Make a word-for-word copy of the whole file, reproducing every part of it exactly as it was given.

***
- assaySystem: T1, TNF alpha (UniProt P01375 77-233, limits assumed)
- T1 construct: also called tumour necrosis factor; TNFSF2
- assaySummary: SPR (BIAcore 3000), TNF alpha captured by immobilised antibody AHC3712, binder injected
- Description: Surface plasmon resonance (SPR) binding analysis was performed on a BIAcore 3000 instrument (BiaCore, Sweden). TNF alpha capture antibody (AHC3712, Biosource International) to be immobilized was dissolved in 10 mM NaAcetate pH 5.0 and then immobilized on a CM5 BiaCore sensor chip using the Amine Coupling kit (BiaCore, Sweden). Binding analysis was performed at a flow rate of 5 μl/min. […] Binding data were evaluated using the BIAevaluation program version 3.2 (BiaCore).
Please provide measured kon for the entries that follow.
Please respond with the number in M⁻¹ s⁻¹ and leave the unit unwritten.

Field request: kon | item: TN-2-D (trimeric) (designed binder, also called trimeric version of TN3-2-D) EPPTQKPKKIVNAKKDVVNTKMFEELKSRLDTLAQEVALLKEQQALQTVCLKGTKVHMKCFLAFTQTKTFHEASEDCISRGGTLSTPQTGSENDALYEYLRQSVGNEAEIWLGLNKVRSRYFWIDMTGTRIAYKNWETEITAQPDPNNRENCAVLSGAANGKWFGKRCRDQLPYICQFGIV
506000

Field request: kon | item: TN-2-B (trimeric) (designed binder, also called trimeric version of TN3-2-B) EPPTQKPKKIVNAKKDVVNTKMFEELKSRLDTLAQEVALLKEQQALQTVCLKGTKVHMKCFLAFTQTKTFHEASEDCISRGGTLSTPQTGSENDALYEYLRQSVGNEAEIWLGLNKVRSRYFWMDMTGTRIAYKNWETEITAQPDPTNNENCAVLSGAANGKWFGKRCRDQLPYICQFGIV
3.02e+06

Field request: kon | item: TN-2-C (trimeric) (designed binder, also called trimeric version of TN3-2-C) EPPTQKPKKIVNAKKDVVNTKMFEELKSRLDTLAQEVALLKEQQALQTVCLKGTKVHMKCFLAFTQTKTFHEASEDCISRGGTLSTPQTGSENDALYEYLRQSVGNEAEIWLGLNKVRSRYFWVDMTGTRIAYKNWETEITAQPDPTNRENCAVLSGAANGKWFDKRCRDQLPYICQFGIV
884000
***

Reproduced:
- assaySystem: T1, TNF alpha (UniProt P01375 77-233, limits assumed)
- T1 construct: also called tumour necrosis factor; TNFSF2
- assaySummary: SPR (BIAcore 3000), TNF alpha captured by immobilised antibody AHC3712, binder injected
- Description: Surface plasmon resonance (SPR) binding analysis was performed on a BIAcore 3000 instrument (BiaCore, Sweden). TNF alpha capture antibody (AHC3712, Biosource International) to be immobilized was dissolved in 10 mM NaAcetate pH 5.0 and then immobilized on a CM5 BiaCore sensor chip using the Amine Coupling kit (BiaCore, Sweden). Binding analysis was performed at a flow rate of 5 μl/min. […] Binding data were evaluated using the BIAevaluation program version 3.2 (BiaCore).
Please provide measured kon for the entries that follow.
Please respond with the number in M⁻¹ s⁻¹ and leave the unit unwritten.

Field request: kon | item: TN-2-D (trimeric) (designed binder, also called trimeric version of TN3-2-D) EPPTQKPKKIVNAKKDVVNTKMFEELKSRLDTLAQEVALLKEQQALQTVCLKGTKVHMKCFLAFTQTKTFHEASEDCISRGGTLSTPQTGSENDALYEYLRQSVGNEAEIWLGLNKVRSRYFWIDMTGTRIAYKNWETEITAQPDPNNRENCAVLSGAANGKWFGKRCRDQLPYICQFGIV
506000

Field request: kon | item: TN-2-B (trimeric) (designed binder, also called trimeric version of TN3-2-B) EPPTQKPKKIVNAKKDVVNTKMFEELKSRLDTLAQEVALLKEQQALQTVCLKGTKVHMKCFLAFTQTKTFHEASEDCISRGGTLSTPQTGSENDALYEYLRQSVGNEAEIWLGLNKVRSRYFWMDMTGTRIAYKNWETEITAQPDPTNNENCAVLSGAANGKWFGKRCRDQLPYICQFGIV
3.02e+06

Field request: kon | item: TN-2-C (trimeric) (designed binder, also called trimeric version of TN3-2-C) EPPTQKPKKIVNAKKDVVNTKMFEELKSRLDTLAQEVALLKEQQALQTVCLKGTKVHMKCFLAFTQTKTFHEASEDCISRGGTLSTPQTGSENDALYEYLRQSVGNEAEIWLGLNKVRSRYFWVDMTGTRIAYKNWETEITAQPDPTNRENCAVLSGAANGKWFDKRCRDQLPYICQFGIV
884000